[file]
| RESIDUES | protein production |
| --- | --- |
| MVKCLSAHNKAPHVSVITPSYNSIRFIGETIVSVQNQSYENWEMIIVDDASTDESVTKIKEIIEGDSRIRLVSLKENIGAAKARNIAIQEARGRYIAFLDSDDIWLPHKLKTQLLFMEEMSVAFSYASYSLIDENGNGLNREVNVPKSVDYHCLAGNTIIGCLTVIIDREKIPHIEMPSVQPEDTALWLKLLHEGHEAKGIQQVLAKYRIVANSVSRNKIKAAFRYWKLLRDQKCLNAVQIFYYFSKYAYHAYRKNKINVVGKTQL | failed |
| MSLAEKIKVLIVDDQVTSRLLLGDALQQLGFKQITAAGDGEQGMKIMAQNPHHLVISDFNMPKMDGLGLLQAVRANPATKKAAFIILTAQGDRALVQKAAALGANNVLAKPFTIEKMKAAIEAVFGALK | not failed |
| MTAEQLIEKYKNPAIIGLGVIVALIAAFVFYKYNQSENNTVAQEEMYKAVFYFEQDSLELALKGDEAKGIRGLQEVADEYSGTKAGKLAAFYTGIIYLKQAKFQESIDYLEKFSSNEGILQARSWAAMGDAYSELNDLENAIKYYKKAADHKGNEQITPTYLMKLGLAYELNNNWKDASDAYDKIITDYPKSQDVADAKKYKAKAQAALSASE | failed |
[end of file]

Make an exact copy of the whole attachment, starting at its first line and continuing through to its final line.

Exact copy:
| RESIDUES | protein production |
| --- | --- |
| MVKCLSAHNKAPHVSVITPSYNSIRFIGETIVSVQNQSYENWEMIIVDDASTDESVTKIKEIIEGDSRIRLVSLKENIGAAKARNIAIQEARGRYIAFLDSDDIWLPHKLKTQLLFMEEMSVAFSYASYSLIDENGNGLNREVNVPKSVDYHCLAGNTIIGCLTVIIDREKIPHIEMPSVQPEDTALWLKLLHEGHEAKGIQQVLAKYRIVANSVSRNKIKAAFRYWKLLRDQKCLNAVQIFYYFSKYAYHAYRKNKINVVGKTQL | failed |
| MSLAEKIKVLIVDDQVTSRLLLGDALQQLGFKQITAAGDGEQGMKIMAQNPHHLVISDFNMPKMDGLGLLQAVRANPATKKAAFIILTAQGDRALVQKAAALGANNVLAKPFTIEKMKAAIEAVFGALK | not failed |
| MTAEQLIEKYKNPAIIGLGVIVALIAAFVFYKYNQSENNTVAQEEMYKAVFYFEQDSLELALKGDEAKGIRGLQEVADEYSGTKAGKLAAFYTGIIYLKQAKFQESIDYLEKFSSNEGILQARSWAAMGDAYSELNDLENAIKYYKKAADHKGNEQITPTYLMKLGLAYELNNNWKDASDAYDKIITDYPKSQDVADAKKYKAKAQAALSASE | failed |